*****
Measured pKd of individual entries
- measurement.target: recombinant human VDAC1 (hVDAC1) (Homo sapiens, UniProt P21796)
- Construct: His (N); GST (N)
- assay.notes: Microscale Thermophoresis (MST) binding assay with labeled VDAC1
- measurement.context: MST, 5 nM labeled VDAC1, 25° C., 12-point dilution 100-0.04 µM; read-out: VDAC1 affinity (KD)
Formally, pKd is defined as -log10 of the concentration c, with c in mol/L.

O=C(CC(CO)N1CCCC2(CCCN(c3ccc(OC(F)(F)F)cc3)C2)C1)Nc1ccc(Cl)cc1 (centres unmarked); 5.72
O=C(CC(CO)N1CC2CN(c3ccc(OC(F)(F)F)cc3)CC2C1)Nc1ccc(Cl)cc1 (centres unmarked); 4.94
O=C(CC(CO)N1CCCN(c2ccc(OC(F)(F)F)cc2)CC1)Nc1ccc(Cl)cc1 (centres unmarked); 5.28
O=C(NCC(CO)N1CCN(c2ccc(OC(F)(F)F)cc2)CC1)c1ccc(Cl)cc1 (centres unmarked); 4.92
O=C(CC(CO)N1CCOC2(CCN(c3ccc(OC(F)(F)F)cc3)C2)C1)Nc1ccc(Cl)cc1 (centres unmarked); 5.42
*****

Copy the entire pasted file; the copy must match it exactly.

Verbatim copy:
Measured pKd of individual entries
- measurement.target: recombinant human VDAC1 (hVDAC1) (Homo sapiens, UniProt P21796)
- Construct: His (N); GST (N)
- assay.notes: Microscale Thermophoresis (MST) binding assay with labeled VDAC1
- measurement.context: MST, 5 nM labeled VDAC1, 25° C., 12-point dilution 100-0.04 µM; read-out: VDAC1 affinity (KD)
Formally, pKd is defined as -log10 of the concentration c, with c in mol/L.

O=C(CC(CO)N1CCCC2(CCCN(c3ccc(OC(F)(F)F)cc3)C2)C1)Nc1ccc(Cl)cc1 (centres unmarked); 5.72
O=C(CC(CO)N1CC2CN(c3ccc(OC(F)(F)F)cc3)CC2C1)Nc1ccc(Cl)cc1 (centres unmarked); 4.94
O=C(CC(CO)N1CCCN(c2ccc(OC(F)(F)F)cc2)CC1)Nc1ccc(Cl)cc1 (centres unmarked); 5.28
O=C(NCC(CO)N1CCN(c2ccc(OC(F)(F)F)cc2)CC1)c1ccc(Cl)cc1 (centres unmarked); 4.92
O=C(CC(CO)N1CCOC2(CCN(c3ccc(OC(F)(F)F)cc3)C2)C1)Nc1ccc(Cl)cc1 (centres unmarked); 5.42